Over the years, there have been many studies about CEO compensation and risk taking with the data on outcomes derived from data available from public companies. The latest salvo comes from two professors, one from BYU and the other Penn State, who have published a new paper in the current issue of The Academy of Management Journal. They studied 950 companies from 1994 through 2000 and found that CEOs who recieved more than half their compensation from stock options were more likely to undertake risky investments to deliver extreme company performance. The problem is that these investments were more likely to end up in big losses than big wins.
Floyd Norris in the New York Times describes the conclusion that the study’s authors come to. Namely, CEO pay should include deeply in the money options and longer holding periods so that the CEO acts more like shareholders.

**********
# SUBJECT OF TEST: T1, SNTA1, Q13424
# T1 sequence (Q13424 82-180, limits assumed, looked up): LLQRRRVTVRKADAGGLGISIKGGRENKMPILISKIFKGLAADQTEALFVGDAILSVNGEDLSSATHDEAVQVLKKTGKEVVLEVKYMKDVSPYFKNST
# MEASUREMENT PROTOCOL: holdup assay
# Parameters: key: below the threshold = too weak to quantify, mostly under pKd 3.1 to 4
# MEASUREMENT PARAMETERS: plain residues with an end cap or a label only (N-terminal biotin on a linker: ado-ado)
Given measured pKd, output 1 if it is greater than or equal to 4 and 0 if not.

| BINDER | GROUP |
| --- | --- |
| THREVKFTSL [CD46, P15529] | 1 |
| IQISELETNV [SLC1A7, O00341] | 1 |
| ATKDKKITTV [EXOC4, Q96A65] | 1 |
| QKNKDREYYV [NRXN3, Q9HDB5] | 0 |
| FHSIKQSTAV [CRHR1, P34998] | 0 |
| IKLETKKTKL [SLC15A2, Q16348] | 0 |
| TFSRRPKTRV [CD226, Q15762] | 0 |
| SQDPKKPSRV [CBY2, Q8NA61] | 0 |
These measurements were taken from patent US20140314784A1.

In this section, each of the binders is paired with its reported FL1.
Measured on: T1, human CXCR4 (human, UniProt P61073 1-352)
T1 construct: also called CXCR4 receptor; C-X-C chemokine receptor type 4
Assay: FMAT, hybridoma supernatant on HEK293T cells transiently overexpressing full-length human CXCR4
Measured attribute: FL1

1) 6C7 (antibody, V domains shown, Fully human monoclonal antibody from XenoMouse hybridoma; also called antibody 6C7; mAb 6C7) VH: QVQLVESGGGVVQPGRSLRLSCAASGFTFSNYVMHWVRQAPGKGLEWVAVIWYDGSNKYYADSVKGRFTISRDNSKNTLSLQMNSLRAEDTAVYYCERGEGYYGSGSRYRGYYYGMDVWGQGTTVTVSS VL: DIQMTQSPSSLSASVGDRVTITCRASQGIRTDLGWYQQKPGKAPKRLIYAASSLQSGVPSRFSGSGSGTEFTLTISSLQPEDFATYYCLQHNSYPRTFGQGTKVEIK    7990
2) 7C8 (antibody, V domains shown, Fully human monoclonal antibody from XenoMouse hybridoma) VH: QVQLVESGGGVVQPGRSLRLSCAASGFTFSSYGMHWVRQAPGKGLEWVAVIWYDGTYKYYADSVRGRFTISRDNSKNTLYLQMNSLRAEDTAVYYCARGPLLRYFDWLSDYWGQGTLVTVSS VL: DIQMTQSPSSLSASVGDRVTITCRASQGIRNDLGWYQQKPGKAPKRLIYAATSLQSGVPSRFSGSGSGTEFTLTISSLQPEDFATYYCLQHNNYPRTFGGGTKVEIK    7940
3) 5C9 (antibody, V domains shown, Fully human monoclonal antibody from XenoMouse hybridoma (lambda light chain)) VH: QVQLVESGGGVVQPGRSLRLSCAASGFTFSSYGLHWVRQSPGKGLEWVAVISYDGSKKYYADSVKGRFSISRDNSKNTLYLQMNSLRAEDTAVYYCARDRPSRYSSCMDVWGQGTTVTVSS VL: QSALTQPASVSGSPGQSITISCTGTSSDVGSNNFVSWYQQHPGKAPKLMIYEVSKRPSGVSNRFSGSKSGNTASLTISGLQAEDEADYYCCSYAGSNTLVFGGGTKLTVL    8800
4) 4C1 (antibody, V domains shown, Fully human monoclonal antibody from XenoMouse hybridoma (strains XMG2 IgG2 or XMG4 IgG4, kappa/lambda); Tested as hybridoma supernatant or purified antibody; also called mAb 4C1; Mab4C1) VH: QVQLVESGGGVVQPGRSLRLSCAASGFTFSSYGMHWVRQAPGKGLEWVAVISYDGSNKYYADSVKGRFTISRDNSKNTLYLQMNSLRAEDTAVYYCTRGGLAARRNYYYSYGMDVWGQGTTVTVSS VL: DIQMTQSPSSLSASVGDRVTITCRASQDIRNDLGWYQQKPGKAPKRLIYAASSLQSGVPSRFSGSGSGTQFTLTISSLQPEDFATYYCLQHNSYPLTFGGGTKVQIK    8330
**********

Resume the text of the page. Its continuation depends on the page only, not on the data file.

This may or may not be a good idea. What’s clear is that in the studied companies risk taking was at the discretion of the CEO. Companies apparently could not distinguish between good and bad risks to take, and the decision about whether to take them rested on the shoulders of the CEO. But this not need be the case. Better transparency into the state of risk into the business would have provided more sunlight on these so-called risky decisions. In the current climate of risk management focus, boards complain that they don’t have good visibility into the state of risk in the enterprise, and judging from this study, this lack of visibility is causing poor performance, with companies investing in areas with sub par returns for the chance of a big win. This bodes well for the risk management business.